This is NOT a "Kennedy" book (didn't know that was a category), it's a memoir that does a most excellent job of describing being in the inner circle of a young person who has been handed a death sentence. I know because I have lived it.

For this author it was her husband. For me, it was my younger sister who got her death sentence at 36.
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40 of 40 people found the following review helpful By LCO on January 4, 2006
Format: Hardcover
I just finished the book and said to my husband, "This is a good read", however, I felt a little down and maybe a little spooked by Carole's story as I put the book on a shelf.

I thought her story was very well written. Carole and I are the same age, so I felt that I could relate to her at least on that level; we had similar adolescent experiences. Also, I recognize in her my own sensibility about things, and more than once I caught myself studying her photo on the jacket in an attempt to understand what it was about this stranger that was so familiar to me.

For me, the specifics of her relationship with the Kennedys was an afterthought. That she would lose her husband and such dear friends within mere weeks absolutely haunted me. The fact that John was in the midst of preparing Anthony's eulogy when he himself perished drove the point home to me that I'd better think about my own final curtain call and be grateful for the reminder to live each day to the fullest.

While I read, I would find myself mentally ticking off a list of promising futures cut short by tragedy. Princess Diana, JFK, John Lennon, childhood friends. I like a book that invokes this kind of reflection. It also made me think about what kind of care taker I would be, and I'm made even more mortified by the thought of it.

I think that anyone who is not afraid to read about brutally honest,real-life, no-holds-barred emotion would enjoy this book. If, like me, you have resolved in the New Year to be a more grateful, giving and empathetic person, or if you merely like a good, multi-faceted story, I don't think you'll go wrong here.
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31 of 34 people found the following review helpful By Randy on September 29, 2005
Format: Hardcover
What Remains after the core of your life is lost? What Remains after fate takes two of your closest friends in a freak accident and your husband dies of cancer all in one month? What Remains is, as always, the living - in this case Carole Radziwill. And the memories.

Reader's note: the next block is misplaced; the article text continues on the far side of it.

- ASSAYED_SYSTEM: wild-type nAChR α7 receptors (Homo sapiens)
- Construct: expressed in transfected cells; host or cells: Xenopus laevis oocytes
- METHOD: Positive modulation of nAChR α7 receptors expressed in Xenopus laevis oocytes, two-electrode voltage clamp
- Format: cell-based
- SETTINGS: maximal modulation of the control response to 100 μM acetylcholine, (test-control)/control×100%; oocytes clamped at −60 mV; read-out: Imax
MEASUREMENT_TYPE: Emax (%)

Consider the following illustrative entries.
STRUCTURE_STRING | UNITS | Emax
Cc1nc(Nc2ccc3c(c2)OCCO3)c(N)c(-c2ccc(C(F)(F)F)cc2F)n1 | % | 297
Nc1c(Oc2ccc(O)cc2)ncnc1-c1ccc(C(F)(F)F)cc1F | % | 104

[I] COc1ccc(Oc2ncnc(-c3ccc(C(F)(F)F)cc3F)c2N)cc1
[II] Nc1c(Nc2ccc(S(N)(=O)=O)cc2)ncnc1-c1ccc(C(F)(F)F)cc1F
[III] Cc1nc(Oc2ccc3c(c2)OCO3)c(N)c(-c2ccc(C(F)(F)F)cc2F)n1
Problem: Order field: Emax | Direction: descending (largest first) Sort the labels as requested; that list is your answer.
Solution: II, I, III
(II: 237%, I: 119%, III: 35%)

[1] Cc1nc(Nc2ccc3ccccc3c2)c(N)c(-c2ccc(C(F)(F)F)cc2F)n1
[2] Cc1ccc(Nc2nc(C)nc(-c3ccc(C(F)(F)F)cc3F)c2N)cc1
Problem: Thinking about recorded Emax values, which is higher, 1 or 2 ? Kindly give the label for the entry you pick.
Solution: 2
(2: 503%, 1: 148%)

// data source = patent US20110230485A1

This is a story within a story. Set in the very public and prominent Kennedy clan's world, it is an honest view of globally recognizable figures - John Jr. and his wife Carolyn - and Carole's husband, Anthony - John's first cousin. There is no "dirt" here, rather a testament to their genuiness and compassion. You will connect with them in a real way, as real people, seeing them through the eyes of a friend - not with rose colored glasses either, but with clear glimpses into very personal moments only accessible to one so close, and those glimpses are very telling.

And yet, this is much more so a story of courage and the strength of the human spirit - the ability to realize a dream and the will to go on when one's world crumbles. It is a tale of one woman's hard work, risk, accomplishment and the consuming impact of terminal illness. A tale of improbable love and kinship, and the vagaries of fate - or chance. It is a Cinderella story with a very hard dose of reality thrown in - a bittersweet roller coaster ride. One that, regardless of setting and characters, would be both sad and inspiring - a valuable and rewarding read.

While reading the book, I saw Ms. Radziwill on Oprah being interviewed. She was asked a question about John and Carolyn Kennedy's marriage - it lead to whether they had sought marriage counseling. As with the entire story her answer was honest - she said they had - but insightful - she commented that sometimes people confuse `fact' with truth.